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Tooth Abscess Cause Black Eye
I have an upper tooth abscess with pain in my eye is that serious? It comes and goes and jut started.
Yes, seek help.: A tooth abscess can cause radiating pain, however it should be considered an emergency especially when you experience facial swelling, fever, difficulty breathing/swallowing, or swelling of the floor of mouth and neck. Swelling extending to the eye is serious and would require professional attention and necessary treatment. Get an evaluation by a professional as soon as possible. Good luck. ...Read more
A tooth or dental abcess is an infected tooth. The tooth can become infected by a caries (decay) or by trauma, or through a gum infection or some other way. A tooth abcess may be life threatening so it should be taken care of asap. A dentist will recommend extraction or root ...Read more
See a dentist ASAP: Regardless, the size of the swelling, a tooth abscess won't go away without treatment and the infection may spread to your jaw, cheeks, sinus and to other areas of your head and neck. Dentist will treat a tooth abscess by treating the cause and getting rid of the infection. See your dentist ASAP. ...Read more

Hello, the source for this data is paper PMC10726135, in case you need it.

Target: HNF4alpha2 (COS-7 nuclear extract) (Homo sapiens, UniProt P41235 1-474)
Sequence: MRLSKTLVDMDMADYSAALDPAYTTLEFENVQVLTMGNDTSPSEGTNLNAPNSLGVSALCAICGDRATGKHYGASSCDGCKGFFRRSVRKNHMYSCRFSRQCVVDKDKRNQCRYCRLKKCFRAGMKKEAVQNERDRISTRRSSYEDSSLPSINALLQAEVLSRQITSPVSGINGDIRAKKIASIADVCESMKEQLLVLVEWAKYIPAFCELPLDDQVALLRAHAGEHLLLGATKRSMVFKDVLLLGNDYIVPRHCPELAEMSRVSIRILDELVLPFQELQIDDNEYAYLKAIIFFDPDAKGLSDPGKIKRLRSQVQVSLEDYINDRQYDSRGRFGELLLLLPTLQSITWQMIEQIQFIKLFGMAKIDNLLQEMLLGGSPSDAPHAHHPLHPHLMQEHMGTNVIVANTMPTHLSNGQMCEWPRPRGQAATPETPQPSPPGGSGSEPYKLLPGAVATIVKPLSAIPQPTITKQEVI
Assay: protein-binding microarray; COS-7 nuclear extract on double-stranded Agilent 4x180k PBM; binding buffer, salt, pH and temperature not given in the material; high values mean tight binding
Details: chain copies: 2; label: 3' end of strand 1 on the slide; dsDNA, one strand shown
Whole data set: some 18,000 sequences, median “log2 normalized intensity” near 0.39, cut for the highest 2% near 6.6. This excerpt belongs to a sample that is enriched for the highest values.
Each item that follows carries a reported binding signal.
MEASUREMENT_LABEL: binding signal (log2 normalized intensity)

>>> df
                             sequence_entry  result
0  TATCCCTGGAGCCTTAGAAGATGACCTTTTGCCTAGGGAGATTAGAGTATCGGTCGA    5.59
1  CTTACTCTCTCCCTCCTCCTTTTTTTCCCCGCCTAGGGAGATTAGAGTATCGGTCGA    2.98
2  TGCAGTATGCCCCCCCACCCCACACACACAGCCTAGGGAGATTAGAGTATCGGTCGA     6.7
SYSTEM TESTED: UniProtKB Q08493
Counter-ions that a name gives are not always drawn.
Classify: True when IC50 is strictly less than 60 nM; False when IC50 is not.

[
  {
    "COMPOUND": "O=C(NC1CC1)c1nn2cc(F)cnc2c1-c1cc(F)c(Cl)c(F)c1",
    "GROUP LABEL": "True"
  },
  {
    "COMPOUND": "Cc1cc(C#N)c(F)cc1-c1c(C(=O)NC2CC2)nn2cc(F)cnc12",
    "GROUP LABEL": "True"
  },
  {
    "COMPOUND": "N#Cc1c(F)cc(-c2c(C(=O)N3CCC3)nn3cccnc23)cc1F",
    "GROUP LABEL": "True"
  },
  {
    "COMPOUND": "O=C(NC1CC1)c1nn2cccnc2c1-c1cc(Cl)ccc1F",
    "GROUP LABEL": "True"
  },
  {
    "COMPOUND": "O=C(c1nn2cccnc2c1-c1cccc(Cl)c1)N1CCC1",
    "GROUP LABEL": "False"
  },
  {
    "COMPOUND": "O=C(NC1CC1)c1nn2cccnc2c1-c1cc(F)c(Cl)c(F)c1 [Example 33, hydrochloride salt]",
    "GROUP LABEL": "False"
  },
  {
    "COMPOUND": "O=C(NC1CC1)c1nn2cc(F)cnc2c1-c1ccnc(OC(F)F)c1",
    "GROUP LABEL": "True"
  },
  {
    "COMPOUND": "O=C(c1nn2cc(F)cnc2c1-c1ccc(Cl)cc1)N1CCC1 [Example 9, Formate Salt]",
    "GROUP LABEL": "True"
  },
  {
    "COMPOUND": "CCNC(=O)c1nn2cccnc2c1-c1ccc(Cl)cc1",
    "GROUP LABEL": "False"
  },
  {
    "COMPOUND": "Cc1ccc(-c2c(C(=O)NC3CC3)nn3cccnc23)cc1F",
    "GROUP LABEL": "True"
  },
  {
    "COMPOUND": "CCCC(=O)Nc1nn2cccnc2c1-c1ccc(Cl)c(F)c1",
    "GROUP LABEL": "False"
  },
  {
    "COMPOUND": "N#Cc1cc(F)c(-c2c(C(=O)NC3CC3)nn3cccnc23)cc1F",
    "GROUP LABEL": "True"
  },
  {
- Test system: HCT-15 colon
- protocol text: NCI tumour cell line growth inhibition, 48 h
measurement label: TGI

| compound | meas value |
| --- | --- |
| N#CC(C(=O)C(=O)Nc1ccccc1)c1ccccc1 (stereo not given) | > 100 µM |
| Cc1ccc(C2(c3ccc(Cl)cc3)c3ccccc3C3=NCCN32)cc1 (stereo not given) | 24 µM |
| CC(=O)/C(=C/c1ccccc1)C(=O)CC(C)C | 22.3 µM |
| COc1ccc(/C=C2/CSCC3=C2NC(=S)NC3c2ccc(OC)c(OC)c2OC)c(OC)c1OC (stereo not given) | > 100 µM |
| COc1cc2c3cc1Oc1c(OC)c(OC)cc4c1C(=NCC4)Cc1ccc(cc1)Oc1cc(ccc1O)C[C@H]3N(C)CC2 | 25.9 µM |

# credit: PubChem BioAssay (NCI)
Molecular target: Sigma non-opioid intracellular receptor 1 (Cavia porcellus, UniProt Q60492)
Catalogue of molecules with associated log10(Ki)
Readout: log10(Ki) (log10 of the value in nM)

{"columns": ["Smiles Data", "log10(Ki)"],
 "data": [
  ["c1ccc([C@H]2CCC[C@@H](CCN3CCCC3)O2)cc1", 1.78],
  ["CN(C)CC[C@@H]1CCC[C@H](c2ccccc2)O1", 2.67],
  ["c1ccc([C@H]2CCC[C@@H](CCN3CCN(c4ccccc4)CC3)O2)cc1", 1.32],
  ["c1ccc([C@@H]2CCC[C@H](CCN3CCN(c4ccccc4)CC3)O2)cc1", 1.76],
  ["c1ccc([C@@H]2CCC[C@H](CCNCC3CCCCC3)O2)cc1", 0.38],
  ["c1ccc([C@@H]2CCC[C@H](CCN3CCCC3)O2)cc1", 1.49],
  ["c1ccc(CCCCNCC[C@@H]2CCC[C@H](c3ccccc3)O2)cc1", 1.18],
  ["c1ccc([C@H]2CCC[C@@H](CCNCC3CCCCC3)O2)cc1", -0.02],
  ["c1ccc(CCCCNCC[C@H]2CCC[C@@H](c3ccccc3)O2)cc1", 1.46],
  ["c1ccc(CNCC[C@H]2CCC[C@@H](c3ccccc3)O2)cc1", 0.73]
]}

Yes: A gum abscess, if left untreated, may destroy the supporting bone loss and eventually involved the bone around the apex, then the bacteria would have access to the nerve via the apex and cause tooth abscess (endodontal abscess). This is called perio-endo lesion. A tooth abscess, if left untreated, cause pulpal necrosis, cystic formation, drainage to the gum tissue causing gum abcess (endo-perio). ...Read more
Unlikely: I have seen a draining tract from a tooth abscess extending to the outside of the face on the cheek. However, as the tooth is extracted (too severe bone loss), the area heals well with minimal scarring. However, early treatment will be very beneficial and inexpensive than wait. ...Read more
Can a severely bad tooth abscess cause any intracranial h. Hypertension in patients with idiopathetic intracranial hypertension? It suddenly hurts my
Abcess: "bad" tooth abcesses, along with all other tooth abcesses require treatment as soon as possible to irradicate the abcess. An abcess is an infection which can spread, become septic, cause swelling and consequently build up of pressure in the area of the swelling which could impact other blood vessels in the area of the swelling, and if untreated have been known in some instances to be fatal. ...Read more